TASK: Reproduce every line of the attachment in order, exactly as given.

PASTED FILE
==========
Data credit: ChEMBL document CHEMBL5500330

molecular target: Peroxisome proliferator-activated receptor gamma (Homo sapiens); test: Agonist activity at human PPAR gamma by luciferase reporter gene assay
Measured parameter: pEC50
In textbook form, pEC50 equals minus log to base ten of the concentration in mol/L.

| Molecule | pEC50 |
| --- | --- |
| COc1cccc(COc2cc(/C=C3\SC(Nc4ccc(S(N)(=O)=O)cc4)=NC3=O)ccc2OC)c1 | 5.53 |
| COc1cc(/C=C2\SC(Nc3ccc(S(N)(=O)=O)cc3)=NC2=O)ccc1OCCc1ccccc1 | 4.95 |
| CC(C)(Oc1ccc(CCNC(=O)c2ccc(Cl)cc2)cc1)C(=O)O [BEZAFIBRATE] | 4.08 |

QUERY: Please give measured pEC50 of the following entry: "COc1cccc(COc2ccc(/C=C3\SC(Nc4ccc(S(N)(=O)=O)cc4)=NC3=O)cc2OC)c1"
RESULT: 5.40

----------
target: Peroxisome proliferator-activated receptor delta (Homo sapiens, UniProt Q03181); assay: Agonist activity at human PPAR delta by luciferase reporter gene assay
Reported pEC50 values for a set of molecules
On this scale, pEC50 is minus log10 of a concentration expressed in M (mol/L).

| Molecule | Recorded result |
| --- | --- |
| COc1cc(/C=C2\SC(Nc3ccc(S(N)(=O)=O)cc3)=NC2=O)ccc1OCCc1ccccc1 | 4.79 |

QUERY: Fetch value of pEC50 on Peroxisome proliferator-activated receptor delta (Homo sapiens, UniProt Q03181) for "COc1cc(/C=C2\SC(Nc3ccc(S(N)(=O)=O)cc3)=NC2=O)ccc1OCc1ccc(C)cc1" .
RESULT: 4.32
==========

Data credit: ChEMBL document CHEMBL5500330

molecular target: Peroxisome proliferator-activated receptor gamma (Homo sapiens); test: Agonist activity at human PPAR gamma by luciferase reporter gene assay
Measured parameter: pEC50
In textbook form, pEC50 equals minus log to base ten of the concentration in mol/L.

| Molecule | pEC50 |
| --- | --- |
| COc1cccc(COc2cc(/C=C3\SC(Nc4ccc(S(N)(=O)=O)cc4)=NC3=O)ccc2OC)c1 | 5.53 |
| COc1cc(/C=C2\SC(Nc3ccc(S(N)(=O)=O)cc3)=NC2=O)ccc1OCCc1ccccc1 | 4.95 |
| CC(C)(Oc1ccc(CCNC(=O)c2ccc(Cl)cc2)cc1)C(=O)O [BEZAFIBRATE] | 4.08 |

QUERY: Please give measured pEC50 of the following entry: "COc1cccc(COc2ccc(/C=C3\SC(Nc4ccc(S(N)(=O)=O)cc4)=NC3=O)cc2OC)c1"
RESULT: 5.40

----------
target: Peroxisome proliferator-activated receptor delta (Homo sapiens, UniProt Q03181); assay: Agonist activity at human PPAR delta by luciferase reporter gene assay
Reported pEC50 values for a set of molecules
On this scale, pEC50 is minus log10 of a concentration expressed in M (mol/L).

| Molecule | Recorded result |
| --- | --- |
| COc1cc(/C=C2\SC(Nc3ccc(S(N)(=O)=O)cc3)=NC2=O)ccc1OCCc1ccccc1 | 4.79 |

QUERY: Fetch value of pEC50 on Peroxisome proliferator-activated receptor delta (Homo sapiens, UniProt Q03181) for "COc1cc(/C=C2\SC(Nc3ccc(S(N)(=O)=O)cc3)=NC2=O)ccc1OCc1ccc(C)cc1" .
RESULT: 4.32